Earlier this week, the Kaatagoging Survivor’s group of the St. Mary’s Indian Residential School near Kenora announced its preliminary findings of 171 anomalies suggesting potential grave sites at the school site. Treaty #3 people from all cultural backgrounds have been processing the news, and thoughts are with the surviving families, and the children who never made it home from residential schools. Local leaders have reacted to the news, providing the following expressions of grief and condolence:
“I am absolutely heartbroken at the announcement of 171 potential grave sites at St. Mary’s Indian Residential School,” said Ogichidaa Francis Kavanaugh. “Today, the entirety of the Anishinaabe Nation in Treaty #3 mourns with Wauzhushk Onigum, the survivors, and intergenerational survivors of St. Mary’s Indian Residential School.”
Chief Chris Skead and Wauzhushk Onigum Nation have been working on an investigation of the former St. Mary’s school site since May 2022. The Treaty #3 territory is the location of five former residential schools covering six sites. St. Mary’s operated from 1897 to 1972 and was attended by children from across the Treaty #3 territory and beyond.
“With this announcement today, the first of its kind in Treaty #3, I ask that we all take a moment to reach out and connect with each other so that none of us are alone when hearing this devastating news.”
The leadership and the staff of Grand Council Treaty #3 consider this to be some of the most difficult work they have undertaken and will continue stand alongside Wauzhushk Onigum on the path to truth and healing.
“The news from Wauzhushk Onigum Nation is heartbreaking. Today’s discovery, the result of an eight-month investigation, is a tragic first for Ontario.
As the Member of Provincial Parliament for Kenora Rainy-River and the Ontario Minister of Indigenous Affairs, I join with the Wauzhushk Onigum Nation and all Treaty 3 partners to mourn today’s sad news.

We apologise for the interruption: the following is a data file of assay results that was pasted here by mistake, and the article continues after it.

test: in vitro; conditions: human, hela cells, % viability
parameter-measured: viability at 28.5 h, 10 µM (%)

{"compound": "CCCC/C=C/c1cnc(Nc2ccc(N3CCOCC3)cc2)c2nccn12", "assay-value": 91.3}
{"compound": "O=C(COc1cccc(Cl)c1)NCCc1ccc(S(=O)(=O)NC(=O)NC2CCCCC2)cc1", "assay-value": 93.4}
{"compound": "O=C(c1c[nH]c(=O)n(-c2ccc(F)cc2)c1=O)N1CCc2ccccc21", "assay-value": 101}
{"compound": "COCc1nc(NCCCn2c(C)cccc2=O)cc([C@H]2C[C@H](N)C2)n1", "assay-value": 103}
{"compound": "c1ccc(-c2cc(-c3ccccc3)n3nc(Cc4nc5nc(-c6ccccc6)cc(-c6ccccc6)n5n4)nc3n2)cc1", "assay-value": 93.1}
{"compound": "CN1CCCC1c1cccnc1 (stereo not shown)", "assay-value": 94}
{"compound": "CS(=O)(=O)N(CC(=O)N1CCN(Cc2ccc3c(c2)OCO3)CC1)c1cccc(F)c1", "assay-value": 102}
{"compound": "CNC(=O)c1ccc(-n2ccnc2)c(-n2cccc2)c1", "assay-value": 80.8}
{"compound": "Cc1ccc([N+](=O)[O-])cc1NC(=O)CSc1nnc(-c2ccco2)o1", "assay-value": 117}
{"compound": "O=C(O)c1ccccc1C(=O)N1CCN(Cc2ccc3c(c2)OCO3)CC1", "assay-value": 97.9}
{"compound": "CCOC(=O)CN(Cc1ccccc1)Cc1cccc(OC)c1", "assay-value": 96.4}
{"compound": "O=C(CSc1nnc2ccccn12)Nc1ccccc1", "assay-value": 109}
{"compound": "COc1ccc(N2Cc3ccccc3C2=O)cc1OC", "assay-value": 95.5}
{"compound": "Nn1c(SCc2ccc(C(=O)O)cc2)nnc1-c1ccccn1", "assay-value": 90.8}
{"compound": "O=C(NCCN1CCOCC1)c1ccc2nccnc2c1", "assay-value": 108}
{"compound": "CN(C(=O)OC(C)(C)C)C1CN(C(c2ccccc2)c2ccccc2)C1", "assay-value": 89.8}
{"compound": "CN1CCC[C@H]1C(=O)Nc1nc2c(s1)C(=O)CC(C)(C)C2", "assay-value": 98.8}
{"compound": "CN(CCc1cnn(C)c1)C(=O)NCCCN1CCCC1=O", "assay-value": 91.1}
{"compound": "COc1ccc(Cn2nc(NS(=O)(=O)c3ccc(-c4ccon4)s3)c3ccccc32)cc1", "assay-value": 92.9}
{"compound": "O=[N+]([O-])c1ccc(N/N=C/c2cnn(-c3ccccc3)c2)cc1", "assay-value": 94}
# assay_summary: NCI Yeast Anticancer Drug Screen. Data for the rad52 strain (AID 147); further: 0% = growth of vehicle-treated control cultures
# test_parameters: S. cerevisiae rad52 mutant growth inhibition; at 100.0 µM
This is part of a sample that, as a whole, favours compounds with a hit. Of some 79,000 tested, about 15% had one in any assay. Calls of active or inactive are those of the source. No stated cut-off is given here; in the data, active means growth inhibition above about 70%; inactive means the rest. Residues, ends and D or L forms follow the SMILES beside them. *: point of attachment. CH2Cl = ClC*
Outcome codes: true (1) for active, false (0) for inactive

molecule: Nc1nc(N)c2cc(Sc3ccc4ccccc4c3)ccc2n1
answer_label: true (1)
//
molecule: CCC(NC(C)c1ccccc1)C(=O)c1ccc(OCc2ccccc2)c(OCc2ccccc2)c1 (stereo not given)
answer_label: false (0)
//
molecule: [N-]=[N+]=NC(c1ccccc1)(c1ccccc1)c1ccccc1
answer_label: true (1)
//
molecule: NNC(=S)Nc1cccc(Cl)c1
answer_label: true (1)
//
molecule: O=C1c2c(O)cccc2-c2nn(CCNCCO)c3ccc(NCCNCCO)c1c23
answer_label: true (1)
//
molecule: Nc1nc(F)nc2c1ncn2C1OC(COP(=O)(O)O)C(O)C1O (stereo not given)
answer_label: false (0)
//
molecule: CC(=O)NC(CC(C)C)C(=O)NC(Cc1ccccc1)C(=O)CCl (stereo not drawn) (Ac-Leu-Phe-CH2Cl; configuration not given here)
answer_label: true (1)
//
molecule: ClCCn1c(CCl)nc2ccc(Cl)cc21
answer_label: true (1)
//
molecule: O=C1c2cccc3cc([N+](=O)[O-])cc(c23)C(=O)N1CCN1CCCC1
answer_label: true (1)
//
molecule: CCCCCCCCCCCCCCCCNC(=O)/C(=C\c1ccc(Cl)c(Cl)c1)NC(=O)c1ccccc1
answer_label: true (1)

As soon as the findings were released, I communicated with Chief Skead to offer Ontario’s full support. We stand shoulder to shoulder with the community during this difficult time and will continue working with partners to assist with the next phase of this work.
As we continue to uncover the truth of our collective past on the journey toward reconciliation, we will continue to support these investigations and will support healing for Survivors, their families and community members suffering from mental health and addictions due to intergenerational trauma and harms inflicted by the Indian Residential School system.”
MPP Greg Rickford
“Our nations are hurting. Outrage has quickly turned to pain, and we are deeply saddened remembering the children that lost their lives due to past injustices by governments,” said MPP Mamakwa. “For generations, our people have been victimized, and findings like this reopen old wounds. The discovery of these 171 potential burials is further proof that the governments must continue working with First Nations to find all our children and ensure justice, dignity, and equity in our nations. When the lives of children are cut short, apologies are no longer sufficient; we need action.”
“It is common knowledge that the death of our ancestors is a crime against humanity, but Canada and Ontario refuse to treat these acts as such. Canada and its governments and institutions must take accountability and own up to past actions. Indigenous people across the country continue to overcome the genocides of past governments into the present. In northern Ontario alone, there are 16 Indian Residential School sites. We know this discovery is just the beginning. It is crucial that all levels of government continue to offer full support to the First Nations-led process of investigation, repatriation, and healing initiatives.”
MPP Sol Mamakwa
Support services are available for those affected by this news:
Culturally relevant mental health support services for members of the Indigenous community are accessible toll-free at 1-855-242-3310 or online at HopeForWellness.ca.
You can also contact the National Indian Residential School Crisis Line 24/7 at 1-866-925-4419.